by Quinn Coffey
In late May, I was fortunate enough to attend the DIMECCE project conference, ‘Middle Eastern Christians in Diaspora: Past and Present, Continuity and Change’, at the University of St Andrews, Scotland. This conference was designed to not only give the DIMECCE team a chance to present some of their findings, but also for academics and community members to engage in thoughtful dialogue about the situation of Middle Eastern Christians, both in the Diaspora and in the Middle East.
This conference was the culmination of nearly two years of effort by the DIMECCE research teams in Denmark, Sweden and the UK, and also several months of planning by the project leader Dr Fiona McCallum. In my capacity as research assistant for the UK DIMECCE team, I began in February to assist Dr McCallum in organising the project conference. With the help of the School of International Relations secretary Gillian Fleming, the patience of our university travel agents and numerous St Andrews guest houses, we (almost painlessly) arranged for more than 30 international experts and community members to travel to our little town by the North Sea. We are particularly grateful to Gillian, who was instrumental in this effort!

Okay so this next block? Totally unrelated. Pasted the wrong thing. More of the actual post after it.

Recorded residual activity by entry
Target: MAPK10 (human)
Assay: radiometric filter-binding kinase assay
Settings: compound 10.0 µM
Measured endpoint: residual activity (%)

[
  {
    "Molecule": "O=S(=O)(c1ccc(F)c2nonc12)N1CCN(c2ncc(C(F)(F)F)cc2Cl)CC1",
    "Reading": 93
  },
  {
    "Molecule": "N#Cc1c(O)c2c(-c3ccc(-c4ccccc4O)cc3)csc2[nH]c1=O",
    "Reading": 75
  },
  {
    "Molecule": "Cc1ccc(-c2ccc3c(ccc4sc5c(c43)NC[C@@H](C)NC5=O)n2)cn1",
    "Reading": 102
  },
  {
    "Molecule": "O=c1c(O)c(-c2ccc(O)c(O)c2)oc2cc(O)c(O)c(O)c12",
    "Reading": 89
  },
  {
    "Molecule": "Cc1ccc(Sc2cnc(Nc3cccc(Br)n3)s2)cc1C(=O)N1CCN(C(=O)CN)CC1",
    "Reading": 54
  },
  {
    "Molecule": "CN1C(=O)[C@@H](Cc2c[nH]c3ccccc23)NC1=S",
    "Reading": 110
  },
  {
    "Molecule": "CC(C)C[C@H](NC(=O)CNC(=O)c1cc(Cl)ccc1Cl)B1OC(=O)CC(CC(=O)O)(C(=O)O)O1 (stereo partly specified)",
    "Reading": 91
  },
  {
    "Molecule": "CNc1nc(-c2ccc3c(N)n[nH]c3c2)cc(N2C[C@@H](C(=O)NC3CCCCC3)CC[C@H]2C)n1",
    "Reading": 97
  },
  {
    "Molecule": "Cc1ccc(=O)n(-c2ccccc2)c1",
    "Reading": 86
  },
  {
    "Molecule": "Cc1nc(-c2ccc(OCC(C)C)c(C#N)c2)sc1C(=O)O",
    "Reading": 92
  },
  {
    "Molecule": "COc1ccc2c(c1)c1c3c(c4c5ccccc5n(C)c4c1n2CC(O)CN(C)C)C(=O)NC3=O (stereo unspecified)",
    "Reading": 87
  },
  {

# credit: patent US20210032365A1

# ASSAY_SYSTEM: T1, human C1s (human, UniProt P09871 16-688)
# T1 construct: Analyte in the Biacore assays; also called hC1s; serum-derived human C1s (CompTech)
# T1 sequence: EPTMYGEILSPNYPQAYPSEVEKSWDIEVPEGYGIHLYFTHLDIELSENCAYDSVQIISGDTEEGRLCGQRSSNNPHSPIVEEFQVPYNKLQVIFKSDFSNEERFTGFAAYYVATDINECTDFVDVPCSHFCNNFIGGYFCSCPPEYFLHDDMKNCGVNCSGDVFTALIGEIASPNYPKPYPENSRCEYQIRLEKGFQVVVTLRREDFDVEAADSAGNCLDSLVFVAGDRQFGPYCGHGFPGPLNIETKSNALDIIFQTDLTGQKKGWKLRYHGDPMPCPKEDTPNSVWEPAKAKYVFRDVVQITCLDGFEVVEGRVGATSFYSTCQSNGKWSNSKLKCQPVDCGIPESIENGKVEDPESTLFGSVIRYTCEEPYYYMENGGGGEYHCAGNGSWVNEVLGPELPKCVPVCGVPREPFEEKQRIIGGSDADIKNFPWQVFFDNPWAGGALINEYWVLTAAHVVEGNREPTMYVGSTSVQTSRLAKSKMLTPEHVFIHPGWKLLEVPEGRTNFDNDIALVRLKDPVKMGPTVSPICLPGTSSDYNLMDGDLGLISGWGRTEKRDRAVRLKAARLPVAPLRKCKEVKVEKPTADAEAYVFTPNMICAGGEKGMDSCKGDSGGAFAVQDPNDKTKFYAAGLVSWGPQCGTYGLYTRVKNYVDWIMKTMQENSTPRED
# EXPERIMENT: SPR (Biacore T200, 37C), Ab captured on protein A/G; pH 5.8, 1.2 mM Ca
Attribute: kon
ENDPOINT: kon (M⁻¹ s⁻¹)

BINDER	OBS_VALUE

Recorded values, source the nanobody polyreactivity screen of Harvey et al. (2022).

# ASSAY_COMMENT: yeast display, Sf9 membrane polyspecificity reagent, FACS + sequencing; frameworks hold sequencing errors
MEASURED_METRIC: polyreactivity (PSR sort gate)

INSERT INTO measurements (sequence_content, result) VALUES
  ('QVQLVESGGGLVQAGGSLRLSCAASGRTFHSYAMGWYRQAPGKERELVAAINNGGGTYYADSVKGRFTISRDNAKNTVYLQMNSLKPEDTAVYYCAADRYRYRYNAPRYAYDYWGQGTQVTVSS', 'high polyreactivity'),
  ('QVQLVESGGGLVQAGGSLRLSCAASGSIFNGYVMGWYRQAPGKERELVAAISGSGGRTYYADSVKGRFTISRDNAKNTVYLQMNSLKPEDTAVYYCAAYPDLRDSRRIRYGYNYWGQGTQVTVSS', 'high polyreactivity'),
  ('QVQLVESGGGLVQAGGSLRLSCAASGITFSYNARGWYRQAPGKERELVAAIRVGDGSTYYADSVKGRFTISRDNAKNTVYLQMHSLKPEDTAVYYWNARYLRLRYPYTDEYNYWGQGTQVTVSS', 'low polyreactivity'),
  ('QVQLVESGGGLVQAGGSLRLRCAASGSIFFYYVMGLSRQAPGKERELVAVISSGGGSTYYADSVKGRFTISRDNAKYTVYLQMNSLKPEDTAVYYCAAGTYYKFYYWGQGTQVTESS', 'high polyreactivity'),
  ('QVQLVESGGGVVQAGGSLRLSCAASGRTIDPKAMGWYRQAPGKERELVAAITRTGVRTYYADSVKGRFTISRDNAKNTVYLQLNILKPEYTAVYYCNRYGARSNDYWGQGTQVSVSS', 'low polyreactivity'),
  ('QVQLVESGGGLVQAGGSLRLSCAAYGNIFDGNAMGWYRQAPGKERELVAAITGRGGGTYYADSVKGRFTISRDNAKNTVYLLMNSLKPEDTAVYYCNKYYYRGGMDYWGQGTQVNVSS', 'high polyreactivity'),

The conference began with a wine reception on the evening of the 25th in Parliament Hall. After having corresponded with conference participants for the better part of four months, it was good to put faces to names – a typical introduction that evening: ‘Welcome to St Andrews, I’m Quinn’… ‘Oh you’re Quinn – I’ve had many emails from you!’ After a lovely wine reception and visiting with colleagues, I took an evening walk around the cathedral and along the sea with the Danish DIMECCE team. Despite having worked on the DIMECCE project for the better part of a year, this was my first proper introduction to the rest of the team. Needless to say, it was great to finally meet them.